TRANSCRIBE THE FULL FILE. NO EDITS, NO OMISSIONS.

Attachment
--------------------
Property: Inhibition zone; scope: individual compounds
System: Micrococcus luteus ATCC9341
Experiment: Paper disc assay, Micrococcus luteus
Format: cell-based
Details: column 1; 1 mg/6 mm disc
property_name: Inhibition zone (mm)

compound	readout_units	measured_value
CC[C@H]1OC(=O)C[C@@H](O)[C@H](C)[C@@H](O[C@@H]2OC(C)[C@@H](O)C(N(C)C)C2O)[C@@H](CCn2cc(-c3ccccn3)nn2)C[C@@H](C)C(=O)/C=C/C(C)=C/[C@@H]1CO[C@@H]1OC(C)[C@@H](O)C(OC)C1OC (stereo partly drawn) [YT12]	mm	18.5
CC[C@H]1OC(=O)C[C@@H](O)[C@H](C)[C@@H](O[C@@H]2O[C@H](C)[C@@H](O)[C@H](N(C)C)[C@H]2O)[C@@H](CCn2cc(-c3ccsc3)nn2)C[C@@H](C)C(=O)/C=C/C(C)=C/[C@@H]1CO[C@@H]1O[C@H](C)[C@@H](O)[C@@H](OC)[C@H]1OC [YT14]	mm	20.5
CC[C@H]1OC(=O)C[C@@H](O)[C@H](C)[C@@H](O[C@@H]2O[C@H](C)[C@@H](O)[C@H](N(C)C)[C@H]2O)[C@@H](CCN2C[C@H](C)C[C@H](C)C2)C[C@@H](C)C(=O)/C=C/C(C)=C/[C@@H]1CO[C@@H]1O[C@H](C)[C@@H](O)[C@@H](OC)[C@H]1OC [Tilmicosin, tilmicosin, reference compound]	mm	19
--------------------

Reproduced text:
Property: Inhibition zone; scope: individual compounds
System: Micrococcus luteus ATCC9341
Experiment: Paper disc assay, Micrococcus luteus
Format: cell-based
Details: column 1; 1 mg/6 mm disc
property_name: Inhibition zone (mm)

compound	readout_units	measured_value
CC[C@H]1OC(=O)C[C@@H](O)[C@H](C)[C@@H](O[C@@H]2OC(C)[C@@H](O)C(N(C)C)C2O)[C@@H](CCn2cc(-c3ccccn3)nn2)C[C@@H](C)C(=O)/C=C/C(C)=C/[C@@H]1CO[C@@H]1OC(C)[C@@H](O)C(OC)C1OC (stereo partly drawn) [YT12]	mm	18.5
CC[C@H]1OC(=O)C[C@@H](O)[C@H](C)[C@@H](O[C@@H]2O[C@H](C)[C@@H](O)[C@H](N(C)C)[C@H]2O)[C@@H](CCn2cc(-c3ccsc3)nn2)C[C@@H](C)C(=O)/C=C/C(C)=C/[C@@H]1CO[C@@H]1O[C@H](C)[C@@H](O)[C@@H](OC)[C@H]1OC [YT14]	mm	20.5
CC[C@H]1OC(=O)C[C@@H](O)[C@H](C)[C@@H](O[C@@H]2O[C@H](C)[C@@H](O)[C@H](N(C)C)[C@H]2O)[C@@H](CCN2C[C@H](C)C[C@H](C)C2)C[C@@H](C)C(=O)/C=C/C(C)=C/[C@@H]1CO[C@@H]1O[C@H](C)[C@@H](O)[C@@H](OC)[C@H]1OC [Tilmicosin, tilmicosin, reference compound]	mm	19